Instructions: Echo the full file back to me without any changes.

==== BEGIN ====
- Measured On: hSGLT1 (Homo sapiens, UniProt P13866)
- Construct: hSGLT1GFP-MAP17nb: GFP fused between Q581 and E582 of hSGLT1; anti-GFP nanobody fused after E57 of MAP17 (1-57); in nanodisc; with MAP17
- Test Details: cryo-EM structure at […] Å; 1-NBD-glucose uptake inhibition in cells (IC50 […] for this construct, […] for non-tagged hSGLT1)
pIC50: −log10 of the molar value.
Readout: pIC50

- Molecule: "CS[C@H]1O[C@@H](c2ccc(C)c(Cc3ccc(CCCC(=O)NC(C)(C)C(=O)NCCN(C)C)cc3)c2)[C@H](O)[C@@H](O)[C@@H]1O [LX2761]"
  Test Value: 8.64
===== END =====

- Measured On: hSGLT1 (Homo sapiens, UniProt P13866)
- Construct: hSGLT1GFP-MAP17nb: GFP fused between Q581 and E582 of hSGLT1; anti-GFP nanobody fused after E57 of MAP17 (1-57); in nanodisc; with MAP17
- Test Details: cryo-EM structure at […] Å; 1-NBD-glucose uptake inhibition in cells (IC50 […] for this construct, […] for non-tagged hSGLT1)
pIC50: −log10 of the molar value.
Readout: pIC50

- Molecule: "CS[C@H]1O[C@@H](c2ccc(C)c(Cc3ccc(CCCC(=O)NC(C)(C)C(=O)NCCN(C)C)cc3)c2)[C@H](O)[C@@H](O)[C@@H]1O [LX2761]"
  Test Value: 8.64